How to build a business website
Here's how you can build your very own business website or online shop.
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If you have a business, you need a website. If you sell products, you could increase your sales by listing them online. Perhaps you've been putting off building a website, but with this guide, we'll help you get a site up and running in no time.
What do I need to build a website?
The most important thing is the content. Then, you need what is known as a web host. You also need a domain name (also called the web address). You should also invest in a sweet-looking design and save some time and resources for marketing.
Your website needs to serve some sort of purpose. It could be a simple business-card-like site, with contact information for your company, opening times, a few details about what you do and some neat pictures of work you've delivered or your facilities. However, those kinds of sites, while useful, are quite common.
If you plan on building an online store, put in some time to make the product descriptions and images as good as they possibly can be. Include lots of details, sizing information and colour variations. This will reduce the need for a customer to break off during the purchasing process to ring you and ask for more information, boosting successful conversions.
Whatever content you make, remember that it creates a lasting impression in the website visitor's mind. I have gone to some company sites and they felt so clinical and far-removed that I just moved on, while others leave you desperate to give away your money.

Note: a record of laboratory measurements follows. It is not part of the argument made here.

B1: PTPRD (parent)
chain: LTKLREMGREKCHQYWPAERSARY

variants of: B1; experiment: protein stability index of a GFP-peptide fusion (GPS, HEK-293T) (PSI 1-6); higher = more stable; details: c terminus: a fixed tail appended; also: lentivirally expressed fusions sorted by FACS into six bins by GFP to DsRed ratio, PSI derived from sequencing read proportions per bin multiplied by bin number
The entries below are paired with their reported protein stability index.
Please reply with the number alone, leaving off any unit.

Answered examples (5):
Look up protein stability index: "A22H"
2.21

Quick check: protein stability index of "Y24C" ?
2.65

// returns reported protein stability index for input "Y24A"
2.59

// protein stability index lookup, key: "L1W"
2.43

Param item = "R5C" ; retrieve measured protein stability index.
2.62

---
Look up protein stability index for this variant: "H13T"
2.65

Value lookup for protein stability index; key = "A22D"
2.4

I have gone to some company sites and they felt so clinical and far-removed that I just moved on
Ben Gribbin, former web designer and long-time, frequent Internet shopper
It's all well and good having the best content on the Internet, but if people cannot navigate your website readily they won't find it. Look up common design conventions and stick to them, don't try to be a trendsetter. Simple is almost always better. Try to limit the number of fonts you use and remember, just like cheese and wine, there are recommended typeface pairings. If you already have a logo and brand identity, use fonts taken from those where you can or at least complementary ones. Pick colours that match your brand, but don't go overboard. Have a cohesive and appropriate colour palette in place throughout.
Try not to overwhelm your visitor with too many options, create a clear funnel for people to arrive at your conversion point. That could be ordering something from your online store or quickly finding your contact details for support.
Good design aids and supports your customers in achieving their goal when visiting your website. It leaves a lasting impression in their mind and helps them remember your company. Bad design will get in the way, cause problems and frustration while still making an impression on a person, just not a good one.
Don't forget smartphone and tablet users, who make up a large amount of Internet traffic. The beautiful website you've made might look great on a laptop or desktop, but you need to make sure you have an optimised version for smaller screen device users. It is possible to remove pictures, scale things and even change their order, depending on the screen and device used to view your site. This is called responsive design. Try it out on our site. Grab the edge of your browser window and make it narrower. See how the design changes?